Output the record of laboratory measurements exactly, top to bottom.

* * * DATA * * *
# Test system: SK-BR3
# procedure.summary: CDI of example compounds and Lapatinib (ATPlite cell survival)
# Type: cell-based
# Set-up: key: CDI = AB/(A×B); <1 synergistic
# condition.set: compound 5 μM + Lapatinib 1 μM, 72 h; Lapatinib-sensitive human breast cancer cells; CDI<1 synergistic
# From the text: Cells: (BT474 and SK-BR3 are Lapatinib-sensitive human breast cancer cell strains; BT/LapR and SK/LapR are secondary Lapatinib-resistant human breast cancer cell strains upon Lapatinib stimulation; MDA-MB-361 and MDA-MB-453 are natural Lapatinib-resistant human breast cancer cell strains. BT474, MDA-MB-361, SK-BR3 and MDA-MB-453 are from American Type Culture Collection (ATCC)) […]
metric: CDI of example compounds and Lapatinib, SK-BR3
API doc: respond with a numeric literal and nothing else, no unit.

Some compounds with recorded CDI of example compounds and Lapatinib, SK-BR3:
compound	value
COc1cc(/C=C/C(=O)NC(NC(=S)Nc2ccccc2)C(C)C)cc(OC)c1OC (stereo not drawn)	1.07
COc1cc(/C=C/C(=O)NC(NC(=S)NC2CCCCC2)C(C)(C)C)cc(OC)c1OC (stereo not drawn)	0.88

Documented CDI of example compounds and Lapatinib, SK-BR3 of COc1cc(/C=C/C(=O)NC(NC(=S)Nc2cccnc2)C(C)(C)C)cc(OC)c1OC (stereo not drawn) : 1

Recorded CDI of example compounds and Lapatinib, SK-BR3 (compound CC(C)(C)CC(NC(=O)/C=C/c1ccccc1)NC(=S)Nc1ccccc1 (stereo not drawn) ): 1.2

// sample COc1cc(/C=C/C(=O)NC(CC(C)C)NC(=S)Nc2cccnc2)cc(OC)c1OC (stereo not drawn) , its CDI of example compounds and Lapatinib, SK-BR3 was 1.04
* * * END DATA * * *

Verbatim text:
# Test system: SK-BR3
# procedure.summary: CDI of example compounds and Lapatinib (ATPlite cell survival)
# Type: cell-based
# Set-up: key: CDI = AB/(A×B); <1 synergistic
# condition.set: compound 5 μM + Lapatinib 1 μM, 72 h; Lapatinib-sensitive human breast cancer cells; CDI<1 synergistic
# From the text: Cells: (BT474 and SK-BR3 are Lapatinib-sensitive human breast cancer cell strains; BT/LapR and SK/LapR are secondary Lapatinib-resistant human breast cancer cell strains upon Lapatinib stimulation; MDA-MB-361 and MDA-MB-453 are natural Lapatinib-resistant human breast cancer cell strains. BT474, MDA-MB-361, SK-BR3 and MDA-MB-453 are from American Type Culture Collection (ATCC)) […]
metric: CDI of example compounds and Lapatinib, SK-BR3
API doc: respond with a numeric literal and nothing else, no unit.

Some compounds with recorded CDI of example compounds and Lapatinib, SK-BR3:
compound	value
COc1cc(/C=C/C(=O)NC(NC(=S)Nc2ccccc2)C(C)C)cc(OC)c1OC (stereo not drawn)	1.07
COc1cc(/C=C/C(=O)NC(NC(=S)NC2CCCCC2)C(C)(C)C)cc(OC)c1OC (stereo not drawn)	0.88

Documented CDI of example compounds and Lapatinib, SK-BR3 of COc1cc(/C=C/C(=O)NC(NC(=S)Nc2cccnc2)C(C)(C)C)cc(OC)c1OC (stereo not drawn) : 1

Recorded CDI of example compounds and Lapatinib, SK-BR3 (compound CC(C)(C)CC(NC(=O)/C=C/c1ccccc1)NC(=S)Nc1ccccc1 (stereo not drawn) ): 1.2

// sample COc1cc(/C=C/C(=O)NC(CC(C)C)NC(=S)Nc2cccnc2)cc(OC)c1OC (stereo not drawn) , its CDI of example compounds and Lapatinib, SK-BR3 was 1.04